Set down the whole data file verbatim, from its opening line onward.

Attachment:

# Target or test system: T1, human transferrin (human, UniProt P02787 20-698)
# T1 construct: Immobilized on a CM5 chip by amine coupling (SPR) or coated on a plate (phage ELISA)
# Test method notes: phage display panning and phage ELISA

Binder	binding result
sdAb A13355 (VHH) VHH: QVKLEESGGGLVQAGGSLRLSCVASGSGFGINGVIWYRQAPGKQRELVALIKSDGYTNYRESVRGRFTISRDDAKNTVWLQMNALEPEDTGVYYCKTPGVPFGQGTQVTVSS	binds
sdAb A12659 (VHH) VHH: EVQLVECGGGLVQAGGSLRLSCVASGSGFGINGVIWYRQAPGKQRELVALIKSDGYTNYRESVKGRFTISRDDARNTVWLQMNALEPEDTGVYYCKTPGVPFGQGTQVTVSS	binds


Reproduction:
# Target or test system: T1, human transferrin (human, UniProt P02787 20-698)
# T1 construct: Immobilized on a CM5 chip by amine coupling (SPR) or coated on a plate (phage ELISA)
# Test method notes: phage display panning and phage ELISA

Binder	binding result
sdAb A13355 (VHH) VHH: QVKLEESGGGLVQAGGSLRLSCVASGSGFGINGVIWYRQAPGKQRELVALIKSDGYTNYRESVRGRFTISRDDAKNTVWLQMNALEPEDTGVYYCKTPGVPFGQGTQVTVSS	binds
sdAb A12659 (VHH) VHH: EVQLVECGGGLVQAGGSLRLSCVASGSGFGINGVIWYRQAPGKQRELVALIKSDGYTNYRESVKGRFTISRDDARNTVWLQMNALEPEDTGVYYCKTPGVPFGQGTQVTVSS	binds